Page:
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FrogLube Gun Maintenance Pro-tip: Clean your gun.

FrogLube Solvent and FrogLube Lubricant on a black mat with a pistol ready to clean

Discussion. The number one cause of fouling-related malfunctions is contaminants in places they don’t belong.


If you can see it, it’s not supposed to be there. OK, what happens during firing---yes, contaminants do happen, and gun machined tolerances are ‘compromises’ that allow for some fouling to present so you don’t have to clean your gun after firing a few rounds. Here’s the extreme comparison: an open class ‘race gun’ v. an AK-47. The race gun is designed for supper accuracy and speed while the AK is for reliability.


When should I clean?


There are numerous answers, from grandpa’s rocking chair wisdom to precision rifle sub-MOA consistency. Here’s the most common answers:

  • Habit. After you shoot, you inspect and clean.

  • Round count. Determine how many rounds you can shoot before reliability becomes

  • a malfunction waiting to happen.

  • Accuracy. Professionals, hunters and snipers will develop their own method to ensure an accuracy expectation with that 1st shot.

  • Storage. Before placing into storage and upon withdrawing from storage.

  • Timed interval. Military does a 90-day interval for stored weapons, this is a good place to start. With FrogLube cleaners and preservatives, you can easily extend this interval out to 6 months or even a year.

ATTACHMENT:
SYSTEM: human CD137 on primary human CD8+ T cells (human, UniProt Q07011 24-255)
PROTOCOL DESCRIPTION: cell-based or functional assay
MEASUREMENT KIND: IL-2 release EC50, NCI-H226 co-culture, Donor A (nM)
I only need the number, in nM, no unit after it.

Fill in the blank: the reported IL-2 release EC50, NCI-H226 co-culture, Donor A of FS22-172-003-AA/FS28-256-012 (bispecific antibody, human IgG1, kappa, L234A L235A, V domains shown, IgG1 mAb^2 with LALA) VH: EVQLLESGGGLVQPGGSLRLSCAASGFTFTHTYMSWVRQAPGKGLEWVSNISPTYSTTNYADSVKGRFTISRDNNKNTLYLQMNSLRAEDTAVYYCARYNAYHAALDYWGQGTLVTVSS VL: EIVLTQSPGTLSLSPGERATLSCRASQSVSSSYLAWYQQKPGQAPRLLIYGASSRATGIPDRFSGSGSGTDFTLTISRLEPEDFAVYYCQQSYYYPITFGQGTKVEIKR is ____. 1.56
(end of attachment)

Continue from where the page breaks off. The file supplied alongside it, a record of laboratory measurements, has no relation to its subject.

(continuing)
What should I clean with? Only use a cleaner designed specifically for firearms.


  1. Solvent. When loose, powdery or dusty environmental fouling is present.

  2. Degreaser. When fouling is ‘caked’ or ‘baked’ onto surfaces.

  3. Non-corrosive. Corrosive ‘acidic’ cleaners may strip off not only fouling, but your nice NiB coating, ceracote or duracote finishes, night sights, etch your optics, or any other numerous harmful results you don’t want.


FrogLube Super Degreaser Cleaner used on a before and after BCG
FrogLube Super Degreaser is ultra efficient at removing stubborn fouling

What should I inspect for after I clean?  


The basic rule of thumb is if you can see the fouling, it should be removed. You can also use ‘wipes’ or patches inside spaces like receivers and barrels that will REVEAL fouling still remaining on the part. Look closely at parts with tight tolerances, like bolt faces and lugs, extractors and ejectors.


Cleaning methods:


  1. Wipe. You can use a commercially available product, like FrogLube Wipes that are pre-soaked with a lubricated formula specifically designed for firearms care.

  2. Brush. Agitation is effective with solvent and degreasing cleaners to dislodge the fouling from tight spaces.

  3. Jag or eyelet and patch. This method is recommended for pushing fouling out of barrels.

  4. Inspect. FrogLube recommends the ‘white glove’ or Marine Drill Instructor test. If you can see the fouling on the wipe, you need to keep cleaning. This prevents you from applying clean lubricant on top of dirty, stubborn fouling. 


Conclusion. FrogLube recommends you clean your gun on a regular basis and use FrogLube cleaners and Lubes to guarantee you achieve the white glove result.

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